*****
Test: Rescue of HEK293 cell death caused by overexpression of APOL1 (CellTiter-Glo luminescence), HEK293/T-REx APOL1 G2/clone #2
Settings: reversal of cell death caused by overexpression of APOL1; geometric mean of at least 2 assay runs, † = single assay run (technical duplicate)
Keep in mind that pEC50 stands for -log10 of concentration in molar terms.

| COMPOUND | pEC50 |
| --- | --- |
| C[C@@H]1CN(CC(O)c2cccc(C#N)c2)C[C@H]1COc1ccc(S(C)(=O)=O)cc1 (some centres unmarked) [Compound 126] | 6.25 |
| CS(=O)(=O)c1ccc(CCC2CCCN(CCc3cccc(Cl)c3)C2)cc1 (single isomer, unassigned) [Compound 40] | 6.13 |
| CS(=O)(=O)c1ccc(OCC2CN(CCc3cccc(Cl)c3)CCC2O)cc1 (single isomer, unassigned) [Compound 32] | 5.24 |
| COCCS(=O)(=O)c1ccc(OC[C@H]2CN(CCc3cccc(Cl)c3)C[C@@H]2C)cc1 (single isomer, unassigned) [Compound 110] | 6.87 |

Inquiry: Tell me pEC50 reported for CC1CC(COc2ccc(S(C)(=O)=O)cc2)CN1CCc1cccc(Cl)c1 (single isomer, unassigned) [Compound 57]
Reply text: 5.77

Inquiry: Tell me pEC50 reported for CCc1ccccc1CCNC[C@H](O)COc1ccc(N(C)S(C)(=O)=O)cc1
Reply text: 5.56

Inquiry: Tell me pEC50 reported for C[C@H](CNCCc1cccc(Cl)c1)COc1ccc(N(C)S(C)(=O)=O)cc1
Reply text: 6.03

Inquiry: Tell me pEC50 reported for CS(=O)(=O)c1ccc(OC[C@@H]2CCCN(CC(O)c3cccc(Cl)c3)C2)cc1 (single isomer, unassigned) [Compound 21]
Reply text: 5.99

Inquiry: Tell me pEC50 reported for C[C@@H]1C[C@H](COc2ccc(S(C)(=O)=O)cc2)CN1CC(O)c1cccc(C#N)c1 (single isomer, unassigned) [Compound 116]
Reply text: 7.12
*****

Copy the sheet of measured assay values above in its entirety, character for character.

Test: Rescue of HEK293 cell death caused by overexpression of APOL1 (CellTiter-Glo luminescence), HEK293/T-REx APOL1 G2/clone #2
Settings: reversal of cell death caused by overexpression of APOL1; geometric mean of at least 2 assay runs, † = single assay run (technical duplicate)
Keep in mind that pEC50 stands for -log10 of concentration in molar terms.

| COMPOUND | pEC50 |
| --- | --- |
| C[C@@H]1CN(CC(O)c2cccc(C#N)c2)C[C@H]1COc1ccc(S(C)(=O)=O)cc1 (some centres unmarked) [Compound 126] | 6.25 |
| CS(=O)(=O)c1ccc(CCC2CCCN(CCc3cccc(Cl)c3)C2)cc1 (single isomer, unassigned) [Compound 40] | 6.13 |
| CS(=O)(=O)c1ccc(OCC2CN(CCc3cccc(Cl)c3)CCC2O)cc1 (single isomer, unassigned) [Compound 32] | 5.24 |
| COCCS(=O)(=O)c1ccc(OC[C@H]2CN(CCc3cccc(Cl)c3)C[C@@H]2C)cc1 (single isomer, unassigned) [Compound 110] | 6.87 |

Inquiry: Tell me pEC50 reported for CC1CC(COc2ccc(S(C)(=O)=O)cc2)CN1CCc1cccc(Cl)c1 (single isomer, unassigned) [Compound 57]
Reply text: 5.77

Inquiry: Tell me pEC50 reported for CCc1ccccc1CCNC[C@H](O)COc1ccc(N(C)S(C)(=O)=O)cc1
Reply text: 5.56

Inquiry: Tell me pEC50 reported for C[C@H](CNCCc1cccc(Cl)c1)COc1ccc(N(C)S(C)(=O)=O)cc1
Reply text: 6.03

Inquiry: Tell me pEC50 reported for CS(=O)(=O)c1ccc(OC[C@@H]2CCCN(CC(O)c3cccc(Cl)c3)C2)cc1 (single isomer, unassigned) [Compound 21]
Reply text: 5.99

Inquiry: Tell me pEC50 reported for C[C@@H]1C[C@H](COc2ccc(S(C)(=O)=O)cc2)CN1CC(O)c1cccc(C#N)c1 (single isomer, unassigned) [Compound 116]
Reply text: 7.12